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. Last Updated: 07/27/2016

Putin Vows to Crush Chechen Terror

MTSeveral passers-by looking at the site of the second suicide bombing on Monday.
President Vladimir Putin, speaking two days after suicide bombers killed 13 at a Moscow rock festival, said Monday that Russia will not give in to terrorism and promised to hunt down and destroy Chechen terrorist groups.

"They must be plucked out of the basements and caves where they remain hiding and destroyed. Their main task is to undermine the process of a political settlement [in Chechnya]," Putin said at a Cabinet meeting.

Two female suicide attackers wearing belts with explosives blew themselves up Saturday afternoon outside the Tushino airfield, where some 40,000 young people were attending the annual Krylya rock festival. Eleven people were killed on the spot, while two more died later in the hospital. More than 50 people were injured in the blasts, which occurred 15 minutes apart.

"After the latest series of terrorist attacks, we can say that the bandits operating in Chechnya are not only connected with international terrorist organizations but they have become an inalienable -- maybe the most dangerous -- part of the international terrorist network," Putin told the meeting.

"I will stress once again that no country in the world is under the sway of terrorists, and Russia won't be either," he said.

No arrests have been made in Saturday's attack. The Prosecutor General's Office is looking for the organizers of the blasts and possible accomplices, prosecutor's office spokeswoman Natalya Vishnyakova said.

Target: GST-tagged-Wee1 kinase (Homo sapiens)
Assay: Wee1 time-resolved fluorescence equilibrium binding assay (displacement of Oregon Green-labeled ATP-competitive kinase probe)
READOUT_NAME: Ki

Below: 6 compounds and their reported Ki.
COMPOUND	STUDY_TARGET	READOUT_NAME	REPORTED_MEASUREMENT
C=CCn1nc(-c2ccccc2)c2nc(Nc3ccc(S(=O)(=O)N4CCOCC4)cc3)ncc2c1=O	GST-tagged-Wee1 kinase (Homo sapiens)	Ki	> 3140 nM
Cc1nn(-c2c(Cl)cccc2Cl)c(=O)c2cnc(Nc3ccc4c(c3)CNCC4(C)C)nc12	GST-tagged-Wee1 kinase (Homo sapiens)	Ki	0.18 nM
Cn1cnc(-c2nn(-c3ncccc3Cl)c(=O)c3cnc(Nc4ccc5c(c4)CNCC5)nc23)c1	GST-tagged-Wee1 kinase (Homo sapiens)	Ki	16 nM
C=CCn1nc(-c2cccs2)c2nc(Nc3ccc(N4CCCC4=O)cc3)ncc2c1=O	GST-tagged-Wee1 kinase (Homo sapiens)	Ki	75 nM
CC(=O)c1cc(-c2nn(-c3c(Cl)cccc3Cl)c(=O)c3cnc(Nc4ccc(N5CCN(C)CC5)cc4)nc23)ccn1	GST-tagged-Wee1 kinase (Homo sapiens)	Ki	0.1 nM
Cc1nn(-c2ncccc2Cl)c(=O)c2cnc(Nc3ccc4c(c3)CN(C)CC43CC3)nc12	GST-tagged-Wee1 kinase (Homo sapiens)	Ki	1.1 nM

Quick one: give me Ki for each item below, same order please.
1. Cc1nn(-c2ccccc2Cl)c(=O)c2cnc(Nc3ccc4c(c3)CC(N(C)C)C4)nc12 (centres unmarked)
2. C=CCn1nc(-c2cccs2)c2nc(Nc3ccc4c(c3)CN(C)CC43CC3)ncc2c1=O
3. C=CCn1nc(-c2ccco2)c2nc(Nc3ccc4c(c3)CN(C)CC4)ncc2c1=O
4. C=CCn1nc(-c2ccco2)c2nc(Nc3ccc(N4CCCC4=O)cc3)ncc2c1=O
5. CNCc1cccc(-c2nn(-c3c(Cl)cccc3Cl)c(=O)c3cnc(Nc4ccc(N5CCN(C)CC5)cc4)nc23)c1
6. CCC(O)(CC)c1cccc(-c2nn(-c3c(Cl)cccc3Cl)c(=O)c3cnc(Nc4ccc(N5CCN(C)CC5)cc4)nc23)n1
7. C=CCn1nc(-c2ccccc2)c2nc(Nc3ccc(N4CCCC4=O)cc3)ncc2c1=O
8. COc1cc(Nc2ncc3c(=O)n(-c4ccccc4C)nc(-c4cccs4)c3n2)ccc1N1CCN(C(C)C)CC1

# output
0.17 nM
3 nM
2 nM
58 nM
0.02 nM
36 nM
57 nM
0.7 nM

Thirty-eight people remained hospitalized Monday, five in critical condition, Moscow health committee spokeswoman Lyubov Zhomova said.

All of those injured and killed have been identified except for the second suicide bomber, officials said.

The first bomber, 20-year-old Chechen Zalikhan Elikhadzhiyeva, lived for about 20 minutes after her explosives only partially detonated outside a gate to the rock festival, Russian newspapers reported Monday. Doctors said she died of massive blood loss.

She was tentatively identified after investigators found what is believed to be her passport near her body.

Investigators also discovered an airline ticket in her name showing that she flew to Moscow from Tbilisi the day before the attack, local media said.

The Georgian State Security Ministry denied Monday that a passenger with her name was on the passenger lists of any flights Friday.

The body of the second suicide bomber was shredded beyond recognition, and Federal Security Service investigators took away her decapitated head, Kommersant reported.

All 13 victims were killed in the second explosion, which occurred about 100 meters away from the first and at the entrance to the Tushino outdoor clothing market, where concert tickets were being sold.

Mourners on Monday placed flowers and candles at a makeshift shrine to the victims just 2 meters away from the epicenter of the second blast. The sidewalk was dotted with pockmarks from the ball bearings used in the bomb. Fresh graffiti scrawled across the wall of a nearby underpass read: "We will remember you forever" and "Death to Chechnya."

Moscow Mayor Yury Luzhkov declared Tuesday a day of mourning. All concerts and shows at city venues have been cancelled.

Luzhkov also said each of those injured in the attack would receive 50,000 rubles in compensation and families of those killed would receive 100,000 rubles.

The first victims will be buried Wednesday, Interfax reported.

City Hall ordered that all attics and basements in Moscow apartment buildings be checked to prevent new attacks.

Meanwhile, organizers have called off a two-day outdoor rock festival, Nashestviye, that had been scheduled for the first weekend of August. They cited security concerns for the cancellation.